Search Cashback!

Search drives the online commerce world by bringing sellers and buyers together. As a seller, you most important task is getting your site to rank high organically and to have your advertisements placed most prominently and most frequently to user interested in buying and only to users interested in your product. A buyer chooses a search engine on the basis of more reliably getting them to what they are looking for. And, with commercial queries, getting them to the “best” seller where best is a fairly complex and hard to define term in this context. Happy buyers keep using the search engine and paying the sellers. Sellers who manage their organic and paid placements correctly sell lots of product. Successful search engines make considerable profit. That’s just the way the ecosystem has evolved – it’s the broadly used search engine that has all the influence and so they end up with considerable profit.

What if the rules changed? What if some of the search engine profit was returned to users? Could this change the ecosystem and could it be a good thing? Let’s watch because Microsoft is about to announce a “cash back service” later today according to Search Engine Land. In this posting, Playing with Live Cashback, the blog author demonstrates using the Live Cashback system and concludes that it won’t have much impact. I’m less certain. I suspect that respecting users and returning some value to them will change this market in positive way. It’ll be fun to watch over the next 4 to 6 weeks and see how the search ecosystem evolves.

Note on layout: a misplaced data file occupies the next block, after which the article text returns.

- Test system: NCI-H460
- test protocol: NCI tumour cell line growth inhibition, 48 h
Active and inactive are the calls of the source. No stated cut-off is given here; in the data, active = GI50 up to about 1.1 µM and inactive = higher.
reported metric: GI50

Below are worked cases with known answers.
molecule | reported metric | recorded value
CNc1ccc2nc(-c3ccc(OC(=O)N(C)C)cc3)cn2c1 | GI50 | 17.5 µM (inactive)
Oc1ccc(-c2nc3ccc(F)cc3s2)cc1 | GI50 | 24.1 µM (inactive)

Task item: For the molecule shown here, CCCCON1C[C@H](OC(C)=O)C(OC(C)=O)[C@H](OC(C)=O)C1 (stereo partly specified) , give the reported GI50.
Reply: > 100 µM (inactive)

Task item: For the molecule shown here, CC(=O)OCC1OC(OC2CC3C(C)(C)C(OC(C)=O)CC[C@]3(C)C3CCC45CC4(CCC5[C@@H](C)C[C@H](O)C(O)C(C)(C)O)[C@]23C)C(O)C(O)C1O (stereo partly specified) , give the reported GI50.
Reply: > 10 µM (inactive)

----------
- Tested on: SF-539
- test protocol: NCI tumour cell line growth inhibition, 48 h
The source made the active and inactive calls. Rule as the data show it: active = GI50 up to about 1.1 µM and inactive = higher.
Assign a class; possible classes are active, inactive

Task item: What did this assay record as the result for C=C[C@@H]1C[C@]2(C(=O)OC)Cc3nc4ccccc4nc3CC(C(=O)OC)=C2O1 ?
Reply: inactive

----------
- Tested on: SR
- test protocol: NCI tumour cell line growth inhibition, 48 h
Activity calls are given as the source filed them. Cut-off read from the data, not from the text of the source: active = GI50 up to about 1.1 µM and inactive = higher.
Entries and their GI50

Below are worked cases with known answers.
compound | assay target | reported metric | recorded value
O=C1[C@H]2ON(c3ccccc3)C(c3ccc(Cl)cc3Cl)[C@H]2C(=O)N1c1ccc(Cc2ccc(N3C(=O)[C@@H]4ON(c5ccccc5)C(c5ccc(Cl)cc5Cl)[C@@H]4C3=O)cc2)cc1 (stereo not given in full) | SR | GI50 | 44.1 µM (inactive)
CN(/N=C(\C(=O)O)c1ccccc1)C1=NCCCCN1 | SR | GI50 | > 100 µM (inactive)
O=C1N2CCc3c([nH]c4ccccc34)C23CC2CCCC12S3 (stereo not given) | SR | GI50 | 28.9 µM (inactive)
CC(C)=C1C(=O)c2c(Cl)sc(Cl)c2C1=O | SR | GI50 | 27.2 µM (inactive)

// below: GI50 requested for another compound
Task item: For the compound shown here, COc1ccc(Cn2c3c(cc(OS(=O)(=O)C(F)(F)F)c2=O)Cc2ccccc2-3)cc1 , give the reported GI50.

James Hamilton, Windows Live Platform Services
Bldg RedW-D/2072, One Microsoft Way, Redmond, Washington, 98052
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2 comments on “Search Cashback!
  1. What I like most about the effort is simply that it’s different. It’s not just the same approach, same busines model, with the same features as every other search engine on the market.


  2. i’m not sure how much i can say about this being a former search employee and having a little knowledge of this stuff…

    but while i think the idea is theoretically really neat, i’m not sure the incentive is being paid in the currency of the search market. in other words, i don’t think search users (at scale) will really care about this very much – the currency in the search (user) market is convenience, not monetary rewards/profit. adding this type of incentive would only work if the user perceives that the convenience requirement has been met – unfortunately, whether it’s true or not, the world doesn’t yet perceive microsoft’s search offering as the most convenient, and therefore likely won’t find the monetary reward to be very interesting.

    that being said, i’ve been wrong about a lot of things. i do think money/monetization/incentives are super important and often overlooked, but they only seem to work well as bait when there’s a hook worth holding onto underneath…

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